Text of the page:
Last year was tough for Oniyah Burns.

She was an eighth-grader in the midcoast area. She had social anxiety and was bullied by mean girls at school. She considered suicide, she said.

This year is better.

Her life turned around, she and her mother said, when she enrolled as an online student at Maine Virtual Academy and began volunteering at Lewiston’s Trinity Jubilee Center.

Burns, now 15, is the daughter of Tonya Sands, who was born and raised in Lewiston. Sands and her three children moved to the Bath-Brunswick area, where they lived for seven years. She recently returned to Lewiston after getting a job with Trinity Jubilee as manager of the day shelter office and resource center.

Trouble started for her youngest daughter in seventh grade, she said. Before that, the girl did well academically and socially.


“She was outgoing, surrounded by friends,” Sands said. “She did basketball, cheerleading, hip-hop.”

Things changed in seventh grade. Her closest friends had moved away, and she was being bullied.

“She went from an extrovert to an introvert,” Sands said.

“There was a certain group of girls who just hated me,” Burns said. “One day, me and my friends were walking down the hall. A whole group was lined up across the hall so we couldn’t get past. We tried going to the left. They slammed me against the locker. It felt horrible.”

Her school work began to suffer.

“I had really bad anxiety,” Burns said. “My anxiety was making my homework pile up.”


She became terrified of going to school.

“It got to the point where I would drop her off in front of school, and she would break down crying,” Sands said.

“We tried meetings at the school,” she said. “We tried having a tutor, tried having a counselor. Nothing worked. As a mother, I felt like the school wasn’t meeting her needs.”

Drastic change was needed, Sands said, when her daughter began talking about “not being here.”

“One day, she came home from school and said: ‘Mom, I’m the biggest, tallest, darkest girl in my school, with the shortest hair. I’m uncomfortable.’” She told her mother she was thinking about suicide, “but I would never do anything to hurt myself because it would make you too sad.”

Fearing for her daughter’s safety, Sands pulled the girl out of school.


After trying home-schooling, Burns enrolled in October at the public charter school Maine Virtual Academy, where students take classes online.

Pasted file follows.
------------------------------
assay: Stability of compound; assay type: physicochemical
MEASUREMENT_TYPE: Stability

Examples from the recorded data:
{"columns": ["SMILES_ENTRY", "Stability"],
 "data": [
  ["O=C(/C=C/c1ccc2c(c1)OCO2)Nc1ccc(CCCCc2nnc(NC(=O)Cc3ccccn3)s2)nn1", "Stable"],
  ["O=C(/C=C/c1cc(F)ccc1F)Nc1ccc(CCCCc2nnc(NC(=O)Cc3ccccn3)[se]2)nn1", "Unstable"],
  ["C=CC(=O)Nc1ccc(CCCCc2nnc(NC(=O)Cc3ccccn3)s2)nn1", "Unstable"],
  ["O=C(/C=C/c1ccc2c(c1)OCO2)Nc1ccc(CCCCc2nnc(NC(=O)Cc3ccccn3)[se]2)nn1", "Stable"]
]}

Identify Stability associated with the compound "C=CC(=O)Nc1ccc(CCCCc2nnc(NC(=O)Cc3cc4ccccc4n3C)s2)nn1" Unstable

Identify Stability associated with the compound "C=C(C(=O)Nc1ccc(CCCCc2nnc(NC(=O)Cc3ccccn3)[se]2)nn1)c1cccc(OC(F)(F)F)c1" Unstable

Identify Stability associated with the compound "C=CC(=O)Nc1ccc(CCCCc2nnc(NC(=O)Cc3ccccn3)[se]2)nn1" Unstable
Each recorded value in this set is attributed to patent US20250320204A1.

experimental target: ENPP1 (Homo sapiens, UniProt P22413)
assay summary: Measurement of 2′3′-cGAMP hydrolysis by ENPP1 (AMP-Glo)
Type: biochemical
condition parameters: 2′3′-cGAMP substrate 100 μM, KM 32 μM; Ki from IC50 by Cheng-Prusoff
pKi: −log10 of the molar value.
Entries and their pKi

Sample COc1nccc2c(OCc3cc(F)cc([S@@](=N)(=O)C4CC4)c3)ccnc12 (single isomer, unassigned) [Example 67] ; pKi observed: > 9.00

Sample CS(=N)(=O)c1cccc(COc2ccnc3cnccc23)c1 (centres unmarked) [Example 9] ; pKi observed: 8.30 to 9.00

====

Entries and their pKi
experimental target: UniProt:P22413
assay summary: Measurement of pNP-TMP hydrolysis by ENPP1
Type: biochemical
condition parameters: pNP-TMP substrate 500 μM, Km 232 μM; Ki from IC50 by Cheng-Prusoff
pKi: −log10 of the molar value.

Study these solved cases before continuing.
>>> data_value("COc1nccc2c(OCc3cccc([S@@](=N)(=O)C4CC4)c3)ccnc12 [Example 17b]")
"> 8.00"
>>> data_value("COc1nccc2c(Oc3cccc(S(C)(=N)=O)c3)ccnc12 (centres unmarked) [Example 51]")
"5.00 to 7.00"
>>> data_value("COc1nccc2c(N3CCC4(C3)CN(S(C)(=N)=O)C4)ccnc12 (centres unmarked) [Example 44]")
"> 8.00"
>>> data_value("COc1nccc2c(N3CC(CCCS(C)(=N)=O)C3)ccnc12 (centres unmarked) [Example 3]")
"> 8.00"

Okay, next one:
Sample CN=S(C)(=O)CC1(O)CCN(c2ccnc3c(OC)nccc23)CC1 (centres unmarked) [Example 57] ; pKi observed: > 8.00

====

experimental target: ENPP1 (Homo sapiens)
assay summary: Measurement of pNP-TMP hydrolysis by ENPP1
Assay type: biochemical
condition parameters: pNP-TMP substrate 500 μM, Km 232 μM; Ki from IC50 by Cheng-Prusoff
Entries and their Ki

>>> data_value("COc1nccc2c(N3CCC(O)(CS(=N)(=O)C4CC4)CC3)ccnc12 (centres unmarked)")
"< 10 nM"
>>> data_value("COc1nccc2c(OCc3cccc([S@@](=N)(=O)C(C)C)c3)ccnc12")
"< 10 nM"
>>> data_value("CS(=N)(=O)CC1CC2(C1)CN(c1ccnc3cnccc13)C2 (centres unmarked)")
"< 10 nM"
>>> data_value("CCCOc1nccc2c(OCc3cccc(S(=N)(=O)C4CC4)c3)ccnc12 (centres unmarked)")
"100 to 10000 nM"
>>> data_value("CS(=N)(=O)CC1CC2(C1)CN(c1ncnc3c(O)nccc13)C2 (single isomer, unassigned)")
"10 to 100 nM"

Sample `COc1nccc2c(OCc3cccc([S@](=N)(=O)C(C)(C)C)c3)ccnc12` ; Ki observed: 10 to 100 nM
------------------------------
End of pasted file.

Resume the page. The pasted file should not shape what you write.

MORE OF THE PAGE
So far, it is working well, her mother said.

A ninth-grader, Oniyah said she has a regular class schedule Monday through Friday. Her subjects include Earth science, English, algebra and geography. To go to class, she logs on to her computer and watches her teachers in real time. Sometimes classes are recorded. She communicates mostly through online chats.

“It’s like talking on the phone, only you’re talking on a screen,” Burns said.

She said she can get extra help or additional classes, if needed.

As a parent, Sands said she has access to her daughter’s schooling.


“I can see her work and what needs to be done,” Sands said. “Every email she gets or sends out, I get a copy.”

Initially, the mother said she was concerned about the lack of social interaction in studying online. That concern has since gone away.

The school has field trips and assemblies, at which students meet in person. The flexible schedule allows Burns to volunteer regularly at Trinity Jubilee, where she interacts with many people.

“The diversity here is unbelievable,” Sands said, adding that there are refugees from many countries who speak multiple languages. “She is getting the social piece here and learning about different cultures.”

Burns said she thought originally that she would return to public school “to have a normal life,” like going to football games, maybe the prom.

“Now I don’t think I want to go back. I like Maine Virtual Academy,” she said. “It’s good for people who like to focus on school work and not talk in class and be distracted by other kids.”


As a public charter student, Burns can participate in public school activities. And while she still describes herself as shy, her anxiety is much lower.

Her focus, she said, is on the future — a future for which she has big plans.

“I want to be a nurse midwife,” Burns said, “or a pediatrician.”

Oniyah Burns helps organize clothing donations at the Trinity Jubilee Center in Lewiston. Burns, 15, volunteers at the day shelter, helping others in need. (Daryn Slover/Sun Journal)

Oniyah Burns, 15, talks with her mother, Tonya Sands, while volunteering at the Trinity Jubilee Center in Lewiston. (Daryn Slover/Sun Journal)

Oniyah Burns, 15, sorts mail while volunteering at the Trinity Jubilee Center in Lewiston. Burns is a student at Maine Virtual Academy, a public charter school where students take classes online. (Daryn Slover/Sun Journal)

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